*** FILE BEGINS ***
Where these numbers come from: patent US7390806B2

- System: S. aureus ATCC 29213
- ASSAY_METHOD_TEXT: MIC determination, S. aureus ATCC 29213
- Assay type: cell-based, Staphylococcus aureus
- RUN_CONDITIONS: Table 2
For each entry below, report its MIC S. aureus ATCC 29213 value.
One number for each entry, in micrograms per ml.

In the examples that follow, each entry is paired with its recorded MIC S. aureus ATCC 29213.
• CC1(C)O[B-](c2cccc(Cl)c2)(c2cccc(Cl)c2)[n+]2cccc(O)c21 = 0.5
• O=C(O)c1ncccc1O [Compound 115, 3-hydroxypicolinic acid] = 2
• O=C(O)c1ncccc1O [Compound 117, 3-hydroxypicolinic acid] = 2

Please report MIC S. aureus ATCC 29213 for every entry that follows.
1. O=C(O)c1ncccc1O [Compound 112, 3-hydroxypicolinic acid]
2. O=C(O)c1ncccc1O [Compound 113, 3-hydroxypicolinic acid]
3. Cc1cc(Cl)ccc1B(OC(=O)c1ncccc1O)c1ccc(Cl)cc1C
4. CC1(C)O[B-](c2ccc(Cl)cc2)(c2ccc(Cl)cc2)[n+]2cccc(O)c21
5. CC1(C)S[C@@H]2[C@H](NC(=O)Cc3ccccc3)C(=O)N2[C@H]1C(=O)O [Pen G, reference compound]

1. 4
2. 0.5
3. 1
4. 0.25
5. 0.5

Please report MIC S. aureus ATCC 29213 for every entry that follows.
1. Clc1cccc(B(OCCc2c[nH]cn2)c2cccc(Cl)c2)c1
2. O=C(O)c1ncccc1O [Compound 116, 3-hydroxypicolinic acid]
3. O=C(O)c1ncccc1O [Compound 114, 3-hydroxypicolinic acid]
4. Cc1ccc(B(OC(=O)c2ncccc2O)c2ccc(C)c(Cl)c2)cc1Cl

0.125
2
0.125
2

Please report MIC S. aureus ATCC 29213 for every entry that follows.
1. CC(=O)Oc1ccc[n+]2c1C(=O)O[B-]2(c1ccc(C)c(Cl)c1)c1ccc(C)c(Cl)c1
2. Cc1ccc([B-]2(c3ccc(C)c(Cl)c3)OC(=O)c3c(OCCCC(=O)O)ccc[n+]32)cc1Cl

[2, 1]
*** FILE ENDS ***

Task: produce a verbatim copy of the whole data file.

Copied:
Where these numbers come from: patent US7390806B2

- System: S. aureus ATCC 29213
- ASSAY_METHOD_TEXT: MIC determination, S. aureus ATCC 29213
- Assay type: cell-based, Staphylococcus aureus
- RUN_CONDITIONS: Table 2
For each entry below, report its MIC S. aureus ATCC 29213 value.
One number for each entry, in micrograms per ml.

In the examples that follow, each entry is paired with its recorded MIC S. aureus ATCC 29213.
• CC1(C)O[B-](c2cccc(Cl)c2)(c2cccc(Cl)c2)[n+]2cccc(O)c21 = 0.5
• O=C(O)c1ncccc1O [Compound 115, 3-hydroxypicolinic acid] = 2
• O=C(O)c1ncccc1O [Compound 117, 3-hydroxypicolinic acid] = 2

Please report MIC S. aureus ATCC 29213 for every entry that follows.
1. O=C(O)c1ncccc1O [Compound 112, 3-hydroxypicolinic acid]
2. O=C(O)c1ncccc1O [Compound 113, 3-hydroxypicolinic acid]
3. Cc1cc(Cl)ccc1B(OC(=O)c1ncccc1O)c1ccc(Cl)cc1C
4. CC1(C)O[B-](c2ccc(Cl)cc2)(c2ccc(Cl)cc2)[n+]2cccc(O)c21
5. CC1(C)S[C@@H]2[C@H](NC(=O)Cc3ccccc3)C(=O)N2[C@H]1C(=O)O [Pen G, reference compound]

1. 4
2. 0.5
3. 1
4. 0.25
5. 0.5

Please report MIC S. aureus ATCC 29213 for every entry that follows.
1. Clc1cccc(B(OCCc2c[nH]cn2)c2cccc(Cl)c2)c1
2. O=C(O)c1ncccc1O [Compound 116, 3-hydroxypicolinic acid]
3. O=C(O)c1ncccc1O [Compound 114, 3-hydroxypicolinic acid]
4. Cc1ccc(B(OC(=O)c2ncccc2O)c2ccc(C)c(Cl)c2)cc1Cl

0.125
2
0.125
2

Please report MIC S. aureus ATCC 29213 for every entry that follows.
1. CC(=O)Oc1ccc[n+]2c1C(=O)O[B-]2(c1ccc(C)c(Cl)c1)c1ccc(C)c(Cl)c1
2. Cc1ccc([B-]2(c3ccc(C)c(Cl)c3)OC(=O)c3c(OCCCC(=O)O)ccc[n+]32)cc1Cl

[2, 1]